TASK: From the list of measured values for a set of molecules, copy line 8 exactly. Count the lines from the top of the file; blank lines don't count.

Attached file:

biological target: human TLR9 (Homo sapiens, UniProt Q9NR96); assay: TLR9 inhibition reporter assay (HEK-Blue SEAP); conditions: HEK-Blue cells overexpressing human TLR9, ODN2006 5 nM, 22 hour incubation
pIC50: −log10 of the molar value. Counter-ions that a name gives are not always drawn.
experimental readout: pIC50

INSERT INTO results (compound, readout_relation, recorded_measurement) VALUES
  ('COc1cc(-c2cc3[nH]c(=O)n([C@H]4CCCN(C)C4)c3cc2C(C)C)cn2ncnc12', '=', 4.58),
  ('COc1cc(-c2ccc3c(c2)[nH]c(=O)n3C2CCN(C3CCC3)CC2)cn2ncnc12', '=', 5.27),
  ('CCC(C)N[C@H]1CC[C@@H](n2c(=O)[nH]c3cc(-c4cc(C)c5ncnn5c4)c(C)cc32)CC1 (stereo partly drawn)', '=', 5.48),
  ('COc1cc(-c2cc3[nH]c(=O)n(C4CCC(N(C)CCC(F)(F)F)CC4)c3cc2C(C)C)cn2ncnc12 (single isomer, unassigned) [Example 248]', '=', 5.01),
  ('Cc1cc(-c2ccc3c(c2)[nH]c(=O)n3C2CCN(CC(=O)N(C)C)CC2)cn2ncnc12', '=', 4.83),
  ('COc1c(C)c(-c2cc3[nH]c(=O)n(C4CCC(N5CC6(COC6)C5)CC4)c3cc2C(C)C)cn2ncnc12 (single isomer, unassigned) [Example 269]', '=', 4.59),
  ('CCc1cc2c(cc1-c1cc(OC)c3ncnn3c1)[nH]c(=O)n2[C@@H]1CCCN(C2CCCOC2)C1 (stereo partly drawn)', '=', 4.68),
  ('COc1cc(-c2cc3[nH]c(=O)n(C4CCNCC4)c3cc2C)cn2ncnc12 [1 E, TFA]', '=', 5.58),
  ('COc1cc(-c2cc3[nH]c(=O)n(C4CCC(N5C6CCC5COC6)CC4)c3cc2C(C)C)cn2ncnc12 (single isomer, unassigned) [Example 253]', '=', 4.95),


  ('COc1cc(-c2cc3[nH]c(=O)n(C4CCC(N(C)CCC(F)(F)F)CC4)c3cc2C(C)C)cn2ncnc12 (single isomer, unassigned) [Example 248]', '=', 5.01),